Sibo receives a packge for Rosh Hashanah
Sibo receives a packge for Rosh HashanahGuy Yechiely

As the shops line their shelves and entry displays with apples, honey and all things traditionally used to ring in the High Holiday season, those already grappling with food insecurity and financial instability are in an even more difficult state.

Among the most vulnerable are the elderly, who often find themselves living alone and providing for their later years on a shoestring budget. For these individuals, the High Holidays, the most significant days on the Jewish calendar and a time traditionally spent with family and celebratory meals, have become a stark reminder of their financial challenges.

In a recent survey conducted on behalf of the International Fellowship of Christians and Jews (IFCJ), 43 percent of Israelis answered that this year they will likely have to make significant cuts in their personal expenses to be able to get through the holidays, with 30 percent of Israeli families responding that they would need external support to make even basic food purchases.

The survey came amidst growing concern across Israeli society about inflation, which has a direct impact on the overall cost of living. An overwhelming 61 percent of Israelis said they will need to reduce costs associated with holiday food purchases - a ten percent increase from just two years ago. The survey also found that about a third of the nation’s senior citizens described feeling alone and without a suitable support network, with about 25 percent saying they spend up to three days a week at home without any visitors.

In response to the survey and overall assessments by the Fellowship of challenges within Israeli society, the IFCJ announced a 30 million shekel commitment that will be distributed over the course of the holiday period. The funds will be spread out over about 250,000 recipients and include seniors, lone soldiers, new immigrants and many other needy individuals and families. In addition to the support in Israel, the IFCJ announced an allocation of an addition 4.5 million shekel to be distributed across countries in the Former Soviet Union, where more than 50,000 families, many of them living in the war-ravaged regions, will benefit from food deliveries and other forms of assistance.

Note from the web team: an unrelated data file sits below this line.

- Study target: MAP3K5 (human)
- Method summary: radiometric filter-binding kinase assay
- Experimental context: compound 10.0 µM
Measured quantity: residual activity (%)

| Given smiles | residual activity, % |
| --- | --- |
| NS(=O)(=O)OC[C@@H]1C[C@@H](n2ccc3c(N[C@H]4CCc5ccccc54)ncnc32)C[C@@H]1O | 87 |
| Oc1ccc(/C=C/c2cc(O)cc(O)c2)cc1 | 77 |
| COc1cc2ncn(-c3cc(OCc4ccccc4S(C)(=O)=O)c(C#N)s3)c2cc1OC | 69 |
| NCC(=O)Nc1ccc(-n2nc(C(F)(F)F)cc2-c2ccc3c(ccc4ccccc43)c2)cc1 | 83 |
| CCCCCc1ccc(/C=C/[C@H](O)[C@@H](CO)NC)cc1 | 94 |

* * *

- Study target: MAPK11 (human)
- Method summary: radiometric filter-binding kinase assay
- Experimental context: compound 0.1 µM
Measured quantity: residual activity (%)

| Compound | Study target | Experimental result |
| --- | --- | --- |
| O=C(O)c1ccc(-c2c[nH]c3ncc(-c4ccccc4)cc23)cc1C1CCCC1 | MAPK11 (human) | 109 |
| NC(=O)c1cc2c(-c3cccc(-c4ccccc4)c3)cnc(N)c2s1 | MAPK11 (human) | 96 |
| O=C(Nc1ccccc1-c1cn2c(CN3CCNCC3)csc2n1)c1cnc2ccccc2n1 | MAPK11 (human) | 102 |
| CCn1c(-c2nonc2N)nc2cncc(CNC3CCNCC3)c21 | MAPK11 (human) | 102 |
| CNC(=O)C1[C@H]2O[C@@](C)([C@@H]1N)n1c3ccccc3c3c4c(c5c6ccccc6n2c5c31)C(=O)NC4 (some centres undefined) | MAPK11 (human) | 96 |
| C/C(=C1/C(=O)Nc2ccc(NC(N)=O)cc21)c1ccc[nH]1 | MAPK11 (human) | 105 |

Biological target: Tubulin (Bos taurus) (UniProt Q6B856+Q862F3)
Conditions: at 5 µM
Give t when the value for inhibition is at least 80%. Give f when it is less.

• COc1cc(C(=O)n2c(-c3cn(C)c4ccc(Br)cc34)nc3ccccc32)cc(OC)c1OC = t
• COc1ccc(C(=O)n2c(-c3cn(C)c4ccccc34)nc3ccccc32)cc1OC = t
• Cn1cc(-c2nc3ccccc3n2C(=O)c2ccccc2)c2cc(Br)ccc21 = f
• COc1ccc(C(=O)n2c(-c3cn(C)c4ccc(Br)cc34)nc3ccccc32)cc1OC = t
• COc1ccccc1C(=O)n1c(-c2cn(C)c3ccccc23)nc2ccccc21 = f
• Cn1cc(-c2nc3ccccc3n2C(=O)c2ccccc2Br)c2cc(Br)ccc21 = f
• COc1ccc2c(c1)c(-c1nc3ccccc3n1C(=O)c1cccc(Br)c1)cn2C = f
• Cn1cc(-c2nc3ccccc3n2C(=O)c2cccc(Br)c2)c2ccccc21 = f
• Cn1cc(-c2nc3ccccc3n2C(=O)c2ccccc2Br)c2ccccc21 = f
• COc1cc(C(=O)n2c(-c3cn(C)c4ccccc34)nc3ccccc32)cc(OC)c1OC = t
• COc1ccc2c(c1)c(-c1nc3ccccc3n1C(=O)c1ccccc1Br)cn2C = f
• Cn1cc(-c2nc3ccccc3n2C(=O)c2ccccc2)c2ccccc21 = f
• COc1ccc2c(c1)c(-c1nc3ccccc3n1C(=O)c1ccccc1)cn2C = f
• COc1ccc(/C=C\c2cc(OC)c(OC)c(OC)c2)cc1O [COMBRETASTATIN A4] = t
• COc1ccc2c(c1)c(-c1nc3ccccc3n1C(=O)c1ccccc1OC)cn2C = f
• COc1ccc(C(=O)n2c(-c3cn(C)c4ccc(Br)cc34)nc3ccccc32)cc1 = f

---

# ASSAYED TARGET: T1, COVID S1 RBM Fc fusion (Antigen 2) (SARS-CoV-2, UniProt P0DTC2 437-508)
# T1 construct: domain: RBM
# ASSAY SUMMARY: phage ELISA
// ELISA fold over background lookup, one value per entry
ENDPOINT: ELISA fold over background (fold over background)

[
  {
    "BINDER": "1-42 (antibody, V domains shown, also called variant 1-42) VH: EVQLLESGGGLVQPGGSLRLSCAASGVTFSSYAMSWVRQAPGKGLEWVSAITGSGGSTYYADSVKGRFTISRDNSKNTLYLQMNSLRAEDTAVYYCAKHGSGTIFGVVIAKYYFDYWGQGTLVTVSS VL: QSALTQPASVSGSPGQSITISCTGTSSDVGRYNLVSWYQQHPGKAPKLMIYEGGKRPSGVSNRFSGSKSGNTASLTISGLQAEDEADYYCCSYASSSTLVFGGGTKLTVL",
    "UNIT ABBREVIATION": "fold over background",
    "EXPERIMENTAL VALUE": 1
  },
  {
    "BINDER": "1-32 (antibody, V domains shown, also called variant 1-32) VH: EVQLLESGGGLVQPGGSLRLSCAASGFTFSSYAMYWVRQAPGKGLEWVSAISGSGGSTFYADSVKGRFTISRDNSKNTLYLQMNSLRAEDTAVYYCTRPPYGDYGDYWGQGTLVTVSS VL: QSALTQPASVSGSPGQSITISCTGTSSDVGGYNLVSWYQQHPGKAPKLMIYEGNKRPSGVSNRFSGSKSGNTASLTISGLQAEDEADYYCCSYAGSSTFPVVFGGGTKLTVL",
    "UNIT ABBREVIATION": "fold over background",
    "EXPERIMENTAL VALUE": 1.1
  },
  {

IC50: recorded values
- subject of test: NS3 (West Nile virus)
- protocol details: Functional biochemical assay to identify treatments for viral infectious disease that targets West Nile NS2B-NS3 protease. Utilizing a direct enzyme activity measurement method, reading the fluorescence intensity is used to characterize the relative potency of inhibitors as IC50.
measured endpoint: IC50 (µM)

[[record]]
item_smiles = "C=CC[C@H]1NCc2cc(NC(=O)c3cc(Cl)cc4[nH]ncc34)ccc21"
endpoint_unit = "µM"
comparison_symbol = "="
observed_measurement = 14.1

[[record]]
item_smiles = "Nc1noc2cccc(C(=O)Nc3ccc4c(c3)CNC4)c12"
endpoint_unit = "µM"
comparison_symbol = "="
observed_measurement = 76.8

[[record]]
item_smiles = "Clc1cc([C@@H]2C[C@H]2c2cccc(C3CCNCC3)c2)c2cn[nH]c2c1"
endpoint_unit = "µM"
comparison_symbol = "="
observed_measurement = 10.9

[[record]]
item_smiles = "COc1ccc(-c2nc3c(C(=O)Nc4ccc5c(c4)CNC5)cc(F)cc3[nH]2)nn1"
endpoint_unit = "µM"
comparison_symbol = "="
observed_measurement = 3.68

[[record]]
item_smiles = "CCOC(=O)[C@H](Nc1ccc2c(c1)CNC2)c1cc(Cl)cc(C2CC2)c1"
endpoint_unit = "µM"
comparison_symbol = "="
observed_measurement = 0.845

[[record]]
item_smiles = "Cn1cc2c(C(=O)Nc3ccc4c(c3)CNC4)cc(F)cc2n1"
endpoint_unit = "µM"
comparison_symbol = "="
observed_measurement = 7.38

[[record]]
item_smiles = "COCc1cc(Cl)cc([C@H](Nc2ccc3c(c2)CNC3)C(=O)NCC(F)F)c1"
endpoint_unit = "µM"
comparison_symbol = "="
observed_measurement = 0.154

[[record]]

“What an honor it is, especially during the High Holidays, to represent hope to so many people who otherwise would be hopeless and provide food for hundreds of thousands of people who would otherwise struggle to put food on the table, specifically around the holidays,” said Yael Eckstein, President of the IFCJ. “Together with our hundreds of thousands of partners and supporters from all over the world, we are so blessed to be able to do all we can to assist as many people and families as possible.”

The Israel-based distribution will be largely in the form of “debit cards” that are reserved exclusively for food purchases. Depending on the level of need, as determined in coordination with local social welfare agencies, the cards vary in value between 250 and 1,000 shekel per recipient. The IFCJ works in partnership with several implementing organizations to manage and oversee the distribution including Colel Chabad, Latet and Yad L’Yad. Where relevant and needed, food packages are delivered to homes of those who might not be able to make purchases themselves or are in need of additional assistance.

Among the beneficiaries of the support is Sibo, 85, who lives in the Sharon region near Tel Aviv who lives alone in a small and dated apartment after moving to Israel from the FSU in 2003. Three years ago she was diagnosed with cancer and has since been heavily dependent on financial and practical assistance from the IFCJ.

“I live on the fourth floor with no elevator so I almost never leave my home,” she said. “My health is getting much worse and I really think that’s in large part due to all the time I am forced to spend alone after my husband died 17 years ago. Most of my money has to go to pay rent and for medicines and I was very scared that nothing would be left for food for the holiday. I am so grateful to the IFCJ that because of their kindness I will have food on the table and be able to celebrate the holiday with respect and dignity.”

The survey, which was performed by Geocartography under the direction of Prof. Avi Dagani and Dr. Rena Dagani, took place over the course of July 2023 amongst 1,104 Israelis aged 18 and above and representing a cross-section of Israel’s population. In addition to responses regarding cutbacks in food spending, the survey revealed that nearly half of the households (47 percent) said their economic situation impacted on their use of electrical appliances, heaters and air conditioners.